Experts’ interpretation: For patients with metastatic castration-resistant prostate cancer, olaparib in conjunction with abiraterone was more clinically effective than abiraterone alone. Patients who got olaparib and abiraterone together reported more severe side effects than those who received abiraterone alone.
It is a steroidal enzyme inhibitor that is active when taken orally. Through covalent binding, it selectively and permanently inhibits the enzyme. The enzyme is abundantly expressed in testicular, adrenal, and prostatic tumor tissue and catalyzes the manufacture of androgen. More specifically, the drug lowers serum levels of testosterone and other androgens by preventing the enzyme from converting 17-hydroxyprogesterone to dehydroepiandrosterone (DHEA).
Evidence: Reduced prostate-specific antigen levels, tumor shrinkage, radiographic regression of bone metastases, and pain relief are all linked to the Abiraterone Acetate tablet. Adrenocorticotropic hormone levels increased up to sixfold, however dexamethasone can reduce this.
Hormone therapy for prostate cancer is called androgen suppression therapy. Drugs, like Abiraterone Acetate, reduce the levels of androgens (male hormones). The two main androgens namely testosterone and dihydrotestosterone stimulate the growth of prostate cancer cells. Such drugs, therefore, stop them from fueling the prostate cancer cells.
Clinicians may not prescribe this drug in the following conditions. Note that this is not the complete list of contraindications. With further research, more may get added.
- Liver dysfunction or impairment
- Edema (water retention)
- High blood pressure
- Low blood sugar
- Abnormal results of liver function tests
- Severe liver disorder
- Signs of heart failure
- Medical history of heart failure within the last one month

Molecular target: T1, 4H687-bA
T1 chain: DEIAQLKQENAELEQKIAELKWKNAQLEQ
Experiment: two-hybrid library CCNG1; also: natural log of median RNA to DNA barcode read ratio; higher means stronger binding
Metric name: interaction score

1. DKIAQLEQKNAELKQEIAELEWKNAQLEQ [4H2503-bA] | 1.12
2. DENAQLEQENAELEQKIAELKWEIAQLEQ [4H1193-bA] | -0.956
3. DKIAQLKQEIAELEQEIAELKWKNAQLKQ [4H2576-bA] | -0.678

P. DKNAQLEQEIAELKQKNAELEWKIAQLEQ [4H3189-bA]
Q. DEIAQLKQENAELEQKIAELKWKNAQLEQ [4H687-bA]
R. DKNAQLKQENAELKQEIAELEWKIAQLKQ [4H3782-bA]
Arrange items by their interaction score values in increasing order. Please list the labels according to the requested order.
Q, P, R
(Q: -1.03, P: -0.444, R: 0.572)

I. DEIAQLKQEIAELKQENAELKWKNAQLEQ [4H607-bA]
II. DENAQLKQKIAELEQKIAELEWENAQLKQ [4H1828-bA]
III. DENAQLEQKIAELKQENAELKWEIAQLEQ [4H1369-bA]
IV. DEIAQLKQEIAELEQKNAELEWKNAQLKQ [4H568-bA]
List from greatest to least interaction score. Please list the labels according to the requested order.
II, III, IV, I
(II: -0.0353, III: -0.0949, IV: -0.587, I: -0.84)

Common side effects of this drug may include headache, seizures, difficulty in breathing, swelling, vomiting, lower back pain, and slow heartbeat.
Dermatological reactions like depression on the skin, sweaty skin, itching, red rashes, darkening of the arms and legs, yellowing of the eyes, and pale skin may occur. Some patients may experience other skin-related issues during the therapy.
During the therapy, patients may develop pain in the bladder, bones, chest, pelvic area, lower back or side portion, muscles, arms or legs, jaw, and stomach. Some over-the-counter medicines may help with such conditions. However, they must not be taken without the doctor’s advice.
Zytiga side effects that don’t have any known incidence are as follows:
- Difficulty in swallowing
- Coughing up blood
- Irregular heartbeat
- Cold sweats
- Muscle pain
Adverse events such as weight gain, light-colored stools, chest tightness, decreased urination, diarrhea, weakness, difficulty in breathing, etc may occur rarely in patients. As per the clinical trials, these effects were seen in a few patients.
NOTE: Since cancer medicines can interact with existing diseases, don’t take them without a prescription. Visit your medical team regularly (as advised) to report unusual effects. Taking any new medicine during cancer therapy also requires a doctor’s consultation.